israel and hezbollah: toward all-out war?
With the escalation of the crisis on Israel's northern border the Middle East continues to move closer to all-out war, albeit in incremental passes. At this hour, the most recent news is the destruction of the Nasrallah/Hezbollah headquarters in Beirut together with more rocket attacks, causing lesser but hardly insignificant casualties, in northern Israeli cities and towns. While the exact sequence of events is disputed--Israeli television has suggested that Hezbollah units may have fired in error on the city of Haifa, provoking the more massive Israeli attack on Beirut and its suburbs--the situation is clearly as dangerous as any in years.
I expressed skepticism about the Olmert Government's management of the Gaza crisis in a post last week, and see no reason to retract that criticism now. However there is no doubt that Hezbollah's actions--especially the attacks on Haifa, a large city and Israel's industrial and refining center--have changed the situation irreversibly. It is almost impossible to imagine Israel accepting a return to the status quo ante, and it will likely demand the withdrawal of Hezbollah forces and an end to the rocket threat, along with the return of all Israeli prisoners, as the conditions for a cease-fire.
Three factors have distinguished this from previous Middle East showdowns, none of them particularly favorable for the Hezbollah side. The first is the Bush Administration's pointed refusal to pressure Israel to abandon its operation, although it has made some noises about not destroying the internal political settlement in Lebanon itself. Without American pressure, European complaints about the "disproportional" nature of the Israeli reaction are likely to fall on deaf ears.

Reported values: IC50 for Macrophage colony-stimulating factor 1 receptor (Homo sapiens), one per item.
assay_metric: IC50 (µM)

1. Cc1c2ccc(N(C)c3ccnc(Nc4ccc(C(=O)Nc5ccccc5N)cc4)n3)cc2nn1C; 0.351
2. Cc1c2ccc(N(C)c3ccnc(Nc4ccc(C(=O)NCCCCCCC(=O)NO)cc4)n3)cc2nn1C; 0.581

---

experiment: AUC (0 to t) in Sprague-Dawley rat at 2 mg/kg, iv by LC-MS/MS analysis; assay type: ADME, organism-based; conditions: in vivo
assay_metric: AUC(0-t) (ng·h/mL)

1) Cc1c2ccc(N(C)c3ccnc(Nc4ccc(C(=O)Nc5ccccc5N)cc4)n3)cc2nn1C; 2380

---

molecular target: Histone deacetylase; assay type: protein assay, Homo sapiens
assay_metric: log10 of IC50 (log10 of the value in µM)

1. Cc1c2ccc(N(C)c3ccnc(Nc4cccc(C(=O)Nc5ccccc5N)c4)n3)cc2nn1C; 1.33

The second is the mixed feelings that many Arabs have about Hezbollah and its part in the effort to impose a Shia/Iranian stamp on the region under cover of the anti-Israel struggle. Arab Governments have been notably lukewarm in their criticism of the Israeli offensive; some private correspondents have reportedly cheered them on.
The third difference--less sanguine for the Israelis--is the shift in the balance of forces caused by the presence of the kassem and (now) katyusha rockets and the Iranian Government's apparently unlimited ability to supply the latter items. This is not necessarily a good thing for Iran either, since it will likely bring closer an Israeli and/or American attack on their country, which Iran's rather obvious contempt for international organizations has been making more and more probable, anyway. But for the first time in recent memory, substantial portions of Israel are vulnerable to direct, instant attack, and the notion of a one-sided, imposed solution to the Palestinian problem seems increasingly unconvincing.
One bit of comic relief has been Sheikh Nasrallah's apparently genuine outrage that the Israelis have responded forcefully and spurned his offer of a prisoner exchange. It seems that groups like Hezbollah have been at this business so long that they genuinely see nothing wrong with killing a few people, taking a few hostages, and expecting to resolve the whole thing with a handshake agreement. Italian television reported this morning that Nasrallah "may have miscalculated" in gauging the Israeli response. We'll find out just how much.